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¿Qué? Our team Valentino Contri, Maggie Flynn and myself, GraceLarson, worked to design and present information about our two community basedlearning Spanish classes to the community at a local symposium and showcase.The classes we are presenting are Spanish 232, Spanish in the Community andSpanish 332, Spanish and Entrepreneurship, designed and taught by our professorAnn Abbott. Our audience was the Public Engagement Symposium, which took placeat the ARC on April 18th, and the Service Learning and Social EntrepreneurshipShowcase which will be taking place in the Illini Union on May 2nd.
Our mission was simple: Effectively provide informationabout our classes to the professors, students and community members whoattended the showcase and symposium, as well as receiving feedback from them.We aim to spread the word about this class; where we are involving ourselves inthe community, and why. Not only are we looking to inform future students, butinform other professors about this style of …

Community-based Team Project Reflections

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The goal of our group project was to complete a service-learning grant application proposal for the State Farm Youth Advisory Board (SYAB).  Each year the SYAB service-learning grant is awarded to projects around the country, with funding up to $100,000. We selected the Access to Higher Education/Close the Achievement Gap issue area because we felt that we can relate to the issue because of the volunteer service that we are involved in.  Our team member, Susan, Alex and I all volunteer in an educational setting; Susan during school hours and Alex and I work with an after school program (SOAR).  We agreed that the education issue area was something that we are most passionate about.  At the beginning of our project, we did a lot of research into the grant application and other service-learning projects in order to fully understand what kind of projects the SYAB usually supports.  The next steps involved speaking with Professor Abbott and SOAR coordinator to learn more about the project…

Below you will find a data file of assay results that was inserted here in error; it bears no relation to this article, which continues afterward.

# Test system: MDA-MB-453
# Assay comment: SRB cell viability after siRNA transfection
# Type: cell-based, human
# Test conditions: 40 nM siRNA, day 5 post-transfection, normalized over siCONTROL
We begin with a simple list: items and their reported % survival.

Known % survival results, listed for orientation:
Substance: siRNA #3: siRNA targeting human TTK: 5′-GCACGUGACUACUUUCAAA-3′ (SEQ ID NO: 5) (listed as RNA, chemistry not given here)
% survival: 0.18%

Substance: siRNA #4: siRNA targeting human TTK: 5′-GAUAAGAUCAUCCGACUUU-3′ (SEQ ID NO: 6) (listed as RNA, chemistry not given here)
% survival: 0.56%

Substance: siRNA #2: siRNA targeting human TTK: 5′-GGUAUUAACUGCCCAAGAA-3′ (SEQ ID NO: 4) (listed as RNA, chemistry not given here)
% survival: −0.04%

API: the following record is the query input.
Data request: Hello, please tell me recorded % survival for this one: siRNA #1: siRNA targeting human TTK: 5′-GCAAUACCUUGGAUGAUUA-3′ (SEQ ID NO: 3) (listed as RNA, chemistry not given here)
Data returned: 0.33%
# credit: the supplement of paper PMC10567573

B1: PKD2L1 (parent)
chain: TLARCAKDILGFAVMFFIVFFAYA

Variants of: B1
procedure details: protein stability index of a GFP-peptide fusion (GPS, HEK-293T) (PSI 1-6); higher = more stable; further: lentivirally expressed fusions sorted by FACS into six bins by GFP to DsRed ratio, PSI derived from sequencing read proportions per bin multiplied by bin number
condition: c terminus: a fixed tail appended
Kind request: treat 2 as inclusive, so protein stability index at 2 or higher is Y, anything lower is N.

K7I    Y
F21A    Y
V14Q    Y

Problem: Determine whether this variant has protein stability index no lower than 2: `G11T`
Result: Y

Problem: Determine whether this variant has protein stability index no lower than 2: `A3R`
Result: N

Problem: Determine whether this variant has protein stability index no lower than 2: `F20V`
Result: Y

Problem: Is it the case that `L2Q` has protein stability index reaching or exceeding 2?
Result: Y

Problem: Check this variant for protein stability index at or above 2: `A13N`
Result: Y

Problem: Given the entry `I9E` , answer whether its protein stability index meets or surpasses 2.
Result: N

Partnering with the Community via Service Learning

by Ann Abbott


I am excited about today's conference at the iHotel on the UIUC campus-- Responding to Immigrants: Bridging Research and Practice to Meet the Needs of immigrants in New Growth Communities.


My session is a workshop--"Partnering with the Community via Service Learning"--from 1:30 - 3:00 in the Humanities Room. (You can see the entire conference schedule here.) It will be a "how-to" workshop, designed specifically for people who want to start a CSL course or program. Community representatives will be welcomed as well; sometimes the initiative for a CSL course comes from the community itself.


Here are some materials that I will share during the workshop.


SPAN 232 "Spanish in the Community"
Syllabus / Course calendar

SPAN 332 "Spanish and Social Entrepreneurship"
Syllabus / Course calendar

Course quiz, contracts and permissions

Wiki student sign-up

Wiki student work log